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  1. Logical Disagreement.Frederik J. Andersen - 2024 - Dissertation, University of St. Andrews
    While the epistemic significance of disagreement has been a popular topic in epistemology for at least a decade, little attention has been paid to logical disagreement. This monograph is meant as a remedy. The text starts with an extensive literature review of the epistemology of (peer) disagreement and sets the stage for an epistemological study of logical disagreement. The guiding thread for the rest of the work is then three distinct readings of the ambiguous term ‘logical disagreement’. Chapters 1 and (...)
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  • Radical psychotic doubt and epistemology.Sofia Jeppsson - forthcoming - Philosophical Psychology 36 (8):1482-1506.
    Wouter Kusters argues that madness has much to offer philosophy, as does philosophy to madness. In this paper, i support both claims by drawing on a mad phenomenon which I label Radical Psychotic Doubt, or RPD. First, although skepticism is a minority position in epistemology, it has been claimed that anti-skeptical arguments remain unsatisfying. I argue that this complaint can be clarified and strengthened by showing that anti-skeptical arguments are irrelevant to RPD sufferers. Second, there's a debate about whether so-called (...)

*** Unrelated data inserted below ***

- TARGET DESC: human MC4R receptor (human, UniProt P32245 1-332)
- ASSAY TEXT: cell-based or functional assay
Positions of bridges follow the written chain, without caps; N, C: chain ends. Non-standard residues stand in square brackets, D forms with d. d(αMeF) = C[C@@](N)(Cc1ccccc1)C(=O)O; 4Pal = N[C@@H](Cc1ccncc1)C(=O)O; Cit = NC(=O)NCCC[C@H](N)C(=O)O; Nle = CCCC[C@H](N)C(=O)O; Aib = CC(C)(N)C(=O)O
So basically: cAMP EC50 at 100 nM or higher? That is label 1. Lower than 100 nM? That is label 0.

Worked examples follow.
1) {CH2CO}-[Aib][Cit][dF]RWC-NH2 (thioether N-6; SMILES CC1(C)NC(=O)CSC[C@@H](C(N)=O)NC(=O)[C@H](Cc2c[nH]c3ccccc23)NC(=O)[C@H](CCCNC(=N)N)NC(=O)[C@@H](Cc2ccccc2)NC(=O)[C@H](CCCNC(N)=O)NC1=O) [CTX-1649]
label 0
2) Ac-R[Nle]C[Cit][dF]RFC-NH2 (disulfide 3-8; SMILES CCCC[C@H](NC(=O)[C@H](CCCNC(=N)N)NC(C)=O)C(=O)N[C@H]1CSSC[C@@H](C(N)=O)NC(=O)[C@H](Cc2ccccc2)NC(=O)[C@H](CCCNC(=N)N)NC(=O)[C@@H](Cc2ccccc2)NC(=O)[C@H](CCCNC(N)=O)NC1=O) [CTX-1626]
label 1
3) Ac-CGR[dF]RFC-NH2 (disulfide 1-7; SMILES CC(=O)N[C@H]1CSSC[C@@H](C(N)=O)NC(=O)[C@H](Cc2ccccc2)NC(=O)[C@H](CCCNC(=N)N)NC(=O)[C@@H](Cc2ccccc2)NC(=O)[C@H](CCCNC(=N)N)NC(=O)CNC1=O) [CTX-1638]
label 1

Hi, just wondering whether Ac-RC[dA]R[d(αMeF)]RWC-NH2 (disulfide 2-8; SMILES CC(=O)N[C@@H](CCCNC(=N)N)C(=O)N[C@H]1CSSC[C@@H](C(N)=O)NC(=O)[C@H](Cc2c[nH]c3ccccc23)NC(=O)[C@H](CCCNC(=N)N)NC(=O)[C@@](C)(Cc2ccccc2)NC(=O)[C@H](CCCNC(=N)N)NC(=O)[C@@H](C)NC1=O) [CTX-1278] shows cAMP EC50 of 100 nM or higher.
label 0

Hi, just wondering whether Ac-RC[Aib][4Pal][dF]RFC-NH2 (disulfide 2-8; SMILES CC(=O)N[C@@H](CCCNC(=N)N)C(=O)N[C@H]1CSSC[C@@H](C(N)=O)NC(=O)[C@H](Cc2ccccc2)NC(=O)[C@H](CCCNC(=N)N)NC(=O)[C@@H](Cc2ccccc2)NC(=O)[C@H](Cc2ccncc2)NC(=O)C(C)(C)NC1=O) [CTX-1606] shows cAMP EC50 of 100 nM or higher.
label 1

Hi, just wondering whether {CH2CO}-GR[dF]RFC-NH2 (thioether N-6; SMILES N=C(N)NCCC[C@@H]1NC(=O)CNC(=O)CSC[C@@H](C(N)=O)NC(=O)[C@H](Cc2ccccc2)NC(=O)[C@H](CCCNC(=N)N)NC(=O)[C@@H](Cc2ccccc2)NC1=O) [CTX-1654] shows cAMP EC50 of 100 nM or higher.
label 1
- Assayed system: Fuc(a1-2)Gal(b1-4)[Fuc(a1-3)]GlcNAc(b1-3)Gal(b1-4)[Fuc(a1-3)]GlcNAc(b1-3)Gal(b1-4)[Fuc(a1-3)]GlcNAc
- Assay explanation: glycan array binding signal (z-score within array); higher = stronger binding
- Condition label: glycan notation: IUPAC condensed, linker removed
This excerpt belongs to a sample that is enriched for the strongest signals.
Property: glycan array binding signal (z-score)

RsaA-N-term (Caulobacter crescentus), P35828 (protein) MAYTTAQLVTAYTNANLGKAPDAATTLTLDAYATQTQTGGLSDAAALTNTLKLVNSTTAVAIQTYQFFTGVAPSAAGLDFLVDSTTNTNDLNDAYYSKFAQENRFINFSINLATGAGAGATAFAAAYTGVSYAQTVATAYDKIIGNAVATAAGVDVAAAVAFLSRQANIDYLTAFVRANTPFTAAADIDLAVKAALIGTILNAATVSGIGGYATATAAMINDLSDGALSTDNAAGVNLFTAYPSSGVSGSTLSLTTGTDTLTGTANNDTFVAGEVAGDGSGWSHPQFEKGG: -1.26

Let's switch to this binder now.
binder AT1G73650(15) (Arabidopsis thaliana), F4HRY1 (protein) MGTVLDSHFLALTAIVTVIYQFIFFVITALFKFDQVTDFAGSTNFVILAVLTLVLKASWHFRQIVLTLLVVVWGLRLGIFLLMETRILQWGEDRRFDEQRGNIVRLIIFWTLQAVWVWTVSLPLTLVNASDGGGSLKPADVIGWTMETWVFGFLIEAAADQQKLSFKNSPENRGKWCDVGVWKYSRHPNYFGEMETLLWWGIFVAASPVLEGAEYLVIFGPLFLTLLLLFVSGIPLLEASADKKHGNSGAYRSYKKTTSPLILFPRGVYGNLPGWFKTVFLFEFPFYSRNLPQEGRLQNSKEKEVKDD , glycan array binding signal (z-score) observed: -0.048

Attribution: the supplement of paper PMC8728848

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  • On the Independence of Belief and Credence.Elizabeth Jackson - 2022 - Philosophical Issues 32 (1):9-31.
    Much of the literature on the relationship between belief and credence has focused on the reduction question: that is, whether either belief or credence reduces to the other. This debate, while important, only scratches the surface of the belief-credence connection. Even on the anti-reductive dualist view, belief and credence could still be very tightly connected. Here, I explore questions about the belief-credence connection that go beyond reduction. This paper is dedicated to what I call the independence question: just how independent (...)
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